Quantel Paintbox

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A running Quantel Paintbox.

The Quantel Paintbox was a dedicated computer graphics workstation for composition of broadcast television video and graphics. Produced by production equipment manufacturer Quantel, its design emphasized the studio workflow efficiency required for live news production. Following its initial launch in 1981, it revolutionised the production of television graphics.

The first generation Paintbox was principally custom-designed hardware, while the second generation V-Series introduced in 1989 was able to take advantage of general purpose computer hardware combined with custom hardware elements. In 2002, the generationQ series of products introduced the last stand-alone Paintbox and the QPaintbox software for PCs.[1] Eventually, Paintbox became a feature of Quantel's other, more powerful editing, media management and post-production products.[2]

In the late 1980s Quantel embarked on lawsuits against the Adobe "Photoshop" software package and the Spaceward Graphics "Matisse" system in an attempt to protect patented aspects of the Paintbox system. They won the initial case against Spaceward in 1990, but finally lost the case against Adobe in 1997 following depositions and demonstrations by a number of Computer Graphics pioneers including Alvy Ray Smith and Dick Phillips. Richard Shoup ported his 1973 paint program Superpaint to Windows for demonstration purposes, and was able to demonstrate that Superpaint had particular features before Quantel's Paintbox. Shoup's port is available for download from his personal website.[3]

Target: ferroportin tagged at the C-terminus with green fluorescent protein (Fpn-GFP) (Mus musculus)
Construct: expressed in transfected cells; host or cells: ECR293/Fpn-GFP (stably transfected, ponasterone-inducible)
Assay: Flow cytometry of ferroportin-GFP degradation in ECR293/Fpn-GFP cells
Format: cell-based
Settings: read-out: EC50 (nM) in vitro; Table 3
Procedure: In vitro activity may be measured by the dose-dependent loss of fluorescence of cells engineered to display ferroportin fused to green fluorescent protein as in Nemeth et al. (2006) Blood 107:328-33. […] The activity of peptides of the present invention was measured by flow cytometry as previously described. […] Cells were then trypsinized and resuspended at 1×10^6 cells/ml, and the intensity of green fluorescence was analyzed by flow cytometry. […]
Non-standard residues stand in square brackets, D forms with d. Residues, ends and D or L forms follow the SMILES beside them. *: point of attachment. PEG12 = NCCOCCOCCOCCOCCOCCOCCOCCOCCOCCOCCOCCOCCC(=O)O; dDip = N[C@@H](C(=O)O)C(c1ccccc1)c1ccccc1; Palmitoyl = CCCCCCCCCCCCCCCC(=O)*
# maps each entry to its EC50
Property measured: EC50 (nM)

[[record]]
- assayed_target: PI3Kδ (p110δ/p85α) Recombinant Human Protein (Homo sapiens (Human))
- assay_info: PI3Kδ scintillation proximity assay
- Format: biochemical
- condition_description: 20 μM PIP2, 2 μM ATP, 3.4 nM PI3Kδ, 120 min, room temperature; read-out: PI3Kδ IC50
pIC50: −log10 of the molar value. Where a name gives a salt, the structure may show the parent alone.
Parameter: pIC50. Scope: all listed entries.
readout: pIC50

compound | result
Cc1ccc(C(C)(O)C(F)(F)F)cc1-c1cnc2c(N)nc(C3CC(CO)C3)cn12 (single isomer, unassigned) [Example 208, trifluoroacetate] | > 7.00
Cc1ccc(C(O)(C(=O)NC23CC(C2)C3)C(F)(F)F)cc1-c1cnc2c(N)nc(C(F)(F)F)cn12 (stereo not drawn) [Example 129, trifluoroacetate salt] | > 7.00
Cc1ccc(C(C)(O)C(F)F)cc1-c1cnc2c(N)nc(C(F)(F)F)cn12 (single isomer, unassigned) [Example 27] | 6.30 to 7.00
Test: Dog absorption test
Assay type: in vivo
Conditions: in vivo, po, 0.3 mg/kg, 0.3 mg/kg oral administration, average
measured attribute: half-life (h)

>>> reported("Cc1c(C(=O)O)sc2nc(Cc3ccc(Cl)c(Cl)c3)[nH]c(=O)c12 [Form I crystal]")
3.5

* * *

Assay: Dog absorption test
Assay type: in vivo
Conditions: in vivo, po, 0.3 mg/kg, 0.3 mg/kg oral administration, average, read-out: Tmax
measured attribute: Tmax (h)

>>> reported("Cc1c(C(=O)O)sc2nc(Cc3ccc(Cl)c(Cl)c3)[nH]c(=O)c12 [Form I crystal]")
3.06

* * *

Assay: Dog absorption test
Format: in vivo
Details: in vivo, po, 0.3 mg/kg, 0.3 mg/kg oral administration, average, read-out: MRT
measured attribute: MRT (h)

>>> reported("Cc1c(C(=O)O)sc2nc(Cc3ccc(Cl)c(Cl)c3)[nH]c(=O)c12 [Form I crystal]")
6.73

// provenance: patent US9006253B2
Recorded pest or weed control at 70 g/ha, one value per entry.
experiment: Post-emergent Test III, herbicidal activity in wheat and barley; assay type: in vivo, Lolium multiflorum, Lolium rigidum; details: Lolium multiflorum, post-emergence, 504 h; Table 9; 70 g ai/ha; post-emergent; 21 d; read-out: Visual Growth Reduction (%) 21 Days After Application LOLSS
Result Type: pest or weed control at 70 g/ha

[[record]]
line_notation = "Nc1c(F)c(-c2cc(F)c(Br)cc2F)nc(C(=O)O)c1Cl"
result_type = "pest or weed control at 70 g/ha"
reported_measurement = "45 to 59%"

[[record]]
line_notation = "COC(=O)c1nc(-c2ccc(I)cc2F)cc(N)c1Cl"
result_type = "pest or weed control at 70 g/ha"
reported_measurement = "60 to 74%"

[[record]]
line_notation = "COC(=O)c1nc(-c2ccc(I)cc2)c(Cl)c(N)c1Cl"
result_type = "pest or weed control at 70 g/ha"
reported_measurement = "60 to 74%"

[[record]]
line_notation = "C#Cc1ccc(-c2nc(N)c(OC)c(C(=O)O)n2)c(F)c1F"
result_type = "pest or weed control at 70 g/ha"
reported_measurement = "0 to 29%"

The cover for The Miracle, rock band Queen's studio album was created on a Quantel Paintbox in 1989. It was used by six artists and designers, including David Hockney and Richard Hamilton, to create original artwork in the 1986 BBC series Painting with Light. Quantel also placed a number of Paintbox IV series systems in art schools in the UK. One recipient, Duncan of Jordanstone College of Art had recently appointed the video artist Stephen Partridge as a lecturer who then established (1984) The Television Workshop to support artists and filmmakers' production and access to high-level broadcast technology. Over 400 productions were supported in this way from 1984 to 1992 until desktop video pre-empted the need. Artists and filmmakers using the workshop included Jeff Keen, Robert Cahen, Tamara Krikorian and many others.[4]

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